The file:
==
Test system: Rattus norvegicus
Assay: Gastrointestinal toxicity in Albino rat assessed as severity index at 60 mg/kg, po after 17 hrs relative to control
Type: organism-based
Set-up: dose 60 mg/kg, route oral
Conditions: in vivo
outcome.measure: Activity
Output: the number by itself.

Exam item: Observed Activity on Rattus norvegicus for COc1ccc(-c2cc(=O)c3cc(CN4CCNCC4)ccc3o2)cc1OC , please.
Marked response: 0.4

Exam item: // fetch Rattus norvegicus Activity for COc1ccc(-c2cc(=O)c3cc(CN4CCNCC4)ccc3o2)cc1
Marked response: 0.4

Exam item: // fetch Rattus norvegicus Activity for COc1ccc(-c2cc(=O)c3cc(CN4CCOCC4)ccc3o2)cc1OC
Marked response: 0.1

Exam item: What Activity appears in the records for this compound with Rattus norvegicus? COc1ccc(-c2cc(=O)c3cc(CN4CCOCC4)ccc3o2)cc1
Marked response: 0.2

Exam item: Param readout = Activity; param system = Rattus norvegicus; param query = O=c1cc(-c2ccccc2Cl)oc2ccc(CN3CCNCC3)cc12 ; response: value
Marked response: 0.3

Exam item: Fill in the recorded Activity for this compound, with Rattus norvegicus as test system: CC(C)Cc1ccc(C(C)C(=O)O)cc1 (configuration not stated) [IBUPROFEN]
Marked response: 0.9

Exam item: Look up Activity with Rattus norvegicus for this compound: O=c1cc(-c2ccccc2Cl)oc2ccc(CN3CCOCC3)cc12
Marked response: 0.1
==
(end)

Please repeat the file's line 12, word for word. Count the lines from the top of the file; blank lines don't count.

Exam item: // fetch Rattus norvegicus Activity for COc1ccc(-c2cc(=O)c3cc(CN4CCOCC4)ccc3o2)cc1OC